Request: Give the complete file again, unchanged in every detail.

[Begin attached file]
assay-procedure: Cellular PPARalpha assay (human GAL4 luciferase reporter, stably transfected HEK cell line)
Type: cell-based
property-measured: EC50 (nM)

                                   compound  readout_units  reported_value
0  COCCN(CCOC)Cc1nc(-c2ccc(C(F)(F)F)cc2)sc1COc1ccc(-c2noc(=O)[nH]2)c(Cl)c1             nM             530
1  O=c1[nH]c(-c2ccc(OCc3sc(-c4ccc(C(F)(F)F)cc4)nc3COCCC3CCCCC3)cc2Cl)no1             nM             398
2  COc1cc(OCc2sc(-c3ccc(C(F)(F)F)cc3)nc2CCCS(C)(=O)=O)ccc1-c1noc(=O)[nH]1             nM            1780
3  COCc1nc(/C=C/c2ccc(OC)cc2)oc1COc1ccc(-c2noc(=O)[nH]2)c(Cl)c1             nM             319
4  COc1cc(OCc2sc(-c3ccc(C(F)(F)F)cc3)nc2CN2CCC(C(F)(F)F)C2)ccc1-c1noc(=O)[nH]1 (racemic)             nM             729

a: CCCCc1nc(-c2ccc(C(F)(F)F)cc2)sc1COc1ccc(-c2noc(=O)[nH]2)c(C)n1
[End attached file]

assay-procedure: Cellular PPARalpha assay (human GAL4 luciferase reporter, stably transfected HEK cell line)
Type: cell-based
property-measured: EC50 (nM)

                                   compound  readout_units  reported_value
0  COCCN(CCOC)Cc1nc(-c2ccc(C(F)(F)F)cc2)sc1COc1ccc(-c2noc(=O)[nH]2)c(Cl)c1             nM             530
1  O=c1[nH]c(-c2ccc(OCc3sc(-c4ccc(C(F)(F)F)cc4)nc3COCCC3CCCCC3)cc2Cl)no1             nM             398
2  COc1cc(OCc2sc(-c3ccc(C(F)(F)F)cc3)nc2CCCS(C)(=O)=O)ccc1-c1noc(=O)[nH]1             nM            1780
3  COCc1nc(/C=C/c2ccc(OC)cc2)oc1COc1ccc(-c2noc(=O)[nH]2)c(Cl)c1             nM             319
4  COc1cc(OCc2sc(-c3ccc(C(F)(F)F)cc3)nc2CN2CCC(C(F)(F)F)C2)ccc1-c1noc(=O)[nH]1 (racemic)             nM             729

a: CCCCc1nc(-c2ccc(C(F)(F)F)cc2)sc1COc1ccc(-c2noc(=O)[nH]2)c(C)n1